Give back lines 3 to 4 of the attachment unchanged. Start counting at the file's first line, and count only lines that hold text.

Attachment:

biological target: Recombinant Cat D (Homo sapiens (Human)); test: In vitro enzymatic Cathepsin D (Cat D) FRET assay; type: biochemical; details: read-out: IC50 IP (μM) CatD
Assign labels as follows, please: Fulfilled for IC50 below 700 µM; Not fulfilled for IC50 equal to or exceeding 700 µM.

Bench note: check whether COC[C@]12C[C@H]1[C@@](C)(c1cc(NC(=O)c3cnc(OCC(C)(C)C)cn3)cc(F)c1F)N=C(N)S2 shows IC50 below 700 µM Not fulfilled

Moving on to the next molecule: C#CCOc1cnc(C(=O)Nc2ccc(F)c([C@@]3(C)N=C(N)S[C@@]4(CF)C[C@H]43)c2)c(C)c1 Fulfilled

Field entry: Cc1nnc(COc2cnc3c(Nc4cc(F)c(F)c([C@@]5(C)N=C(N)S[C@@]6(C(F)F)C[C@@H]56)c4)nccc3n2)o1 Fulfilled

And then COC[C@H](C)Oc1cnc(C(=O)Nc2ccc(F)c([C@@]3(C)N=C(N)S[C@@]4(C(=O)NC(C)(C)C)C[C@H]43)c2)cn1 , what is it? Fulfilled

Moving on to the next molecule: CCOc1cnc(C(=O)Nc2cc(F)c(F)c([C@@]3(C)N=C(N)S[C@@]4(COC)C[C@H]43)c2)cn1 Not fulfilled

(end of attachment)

Bench note: check whether COC[C@]12C[C@H]1[C@@](C)(c1cc(NC(=O)c3cnc(OCC(C)(C)C)cn3)cc(F)c1F)N=C(N)S2 shows IC50 below 700 µM Not fulfilled

Moving on to the next molecule: C#CCOc1cnc(C(=O)Nc2ccc(F)c([C@@]3(C)N=C(N)S[C@@]4(CF)C[C@H]43)c2)c(C)c1 Fulfilled